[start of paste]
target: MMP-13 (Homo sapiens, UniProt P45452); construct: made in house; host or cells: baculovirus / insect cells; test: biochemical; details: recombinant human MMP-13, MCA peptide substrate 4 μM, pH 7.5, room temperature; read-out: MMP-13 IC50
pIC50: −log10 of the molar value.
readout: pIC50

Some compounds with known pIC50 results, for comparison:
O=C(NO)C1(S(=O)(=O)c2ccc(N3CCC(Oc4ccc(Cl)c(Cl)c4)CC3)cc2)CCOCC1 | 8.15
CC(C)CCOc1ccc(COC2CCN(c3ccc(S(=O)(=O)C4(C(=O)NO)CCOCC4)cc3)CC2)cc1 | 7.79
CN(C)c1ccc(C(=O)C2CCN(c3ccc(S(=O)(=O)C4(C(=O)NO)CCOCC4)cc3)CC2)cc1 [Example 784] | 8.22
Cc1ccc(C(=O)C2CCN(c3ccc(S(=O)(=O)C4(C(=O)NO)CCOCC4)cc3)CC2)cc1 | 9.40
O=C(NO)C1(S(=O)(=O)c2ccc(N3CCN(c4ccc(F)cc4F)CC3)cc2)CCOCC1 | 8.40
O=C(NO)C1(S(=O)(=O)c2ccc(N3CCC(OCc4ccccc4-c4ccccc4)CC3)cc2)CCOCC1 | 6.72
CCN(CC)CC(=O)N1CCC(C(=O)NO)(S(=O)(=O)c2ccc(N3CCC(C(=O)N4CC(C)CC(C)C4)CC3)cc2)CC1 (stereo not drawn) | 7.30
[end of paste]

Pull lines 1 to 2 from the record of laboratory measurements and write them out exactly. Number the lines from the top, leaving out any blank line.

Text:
target: MMP-13 (Homo sapiens, UniProt P45452); construct: made in house; host or cells: baculovirus / insect cells; test: biochemical; details: recombinant human MMP-13, MCA peptide substrate 4 μM, pH 7.5, room temperature; read-out: MMP-13 IC50
pIC50: −log10 of the molar value.